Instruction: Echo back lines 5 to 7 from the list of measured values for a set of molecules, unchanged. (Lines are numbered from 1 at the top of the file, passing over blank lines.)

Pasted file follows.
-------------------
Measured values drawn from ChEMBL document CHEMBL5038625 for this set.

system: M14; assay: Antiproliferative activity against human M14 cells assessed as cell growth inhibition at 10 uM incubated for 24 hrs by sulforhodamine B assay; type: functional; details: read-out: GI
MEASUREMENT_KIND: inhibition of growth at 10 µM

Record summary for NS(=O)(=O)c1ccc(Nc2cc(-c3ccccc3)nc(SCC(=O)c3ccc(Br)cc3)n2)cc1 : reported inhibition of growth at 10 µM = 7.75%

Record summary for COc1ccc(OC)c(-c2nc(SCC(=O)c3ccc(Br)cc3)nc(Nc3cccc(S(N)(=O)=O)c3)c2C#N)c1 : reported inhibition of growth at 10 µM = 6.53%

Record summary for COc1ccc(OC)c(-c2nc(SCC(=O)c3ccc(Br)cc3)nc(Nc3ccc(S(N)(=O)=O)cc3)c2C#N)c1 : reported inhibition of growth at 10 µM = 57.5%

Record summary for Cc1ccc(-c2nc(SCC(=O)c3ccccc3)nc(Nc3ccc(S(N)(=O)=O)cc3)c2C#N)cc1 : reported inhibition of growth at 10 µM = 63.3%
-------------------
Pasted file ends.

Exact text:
Record summary for COc1ccc(OC)c(-c2nc(SCC(=O)c3ccc(Br)cc3)nc(Nc3cccc(S(N)(=O)=O)c3)c2C#N)c1 : reported inhibition of growth at 10 µM = 6.53%

Record summary for COc1ccc(OC)c(-c2nc(SCC(=O)c3ccc(Br)cc3)nc(Nc3ccc(S(N)(=O)=O)cc3)c2C#N)c1 : reported inhibition of growth at 10 µM = 57.5%

Record summary for Cc1ccc(-c2nc(SCC(=O)c3ccccc3)nc(Nc3ccc(S(N)(=O)=O)cc3)c2C#N)cc1 : reported inhibition of growth at 10 µM = 63.3%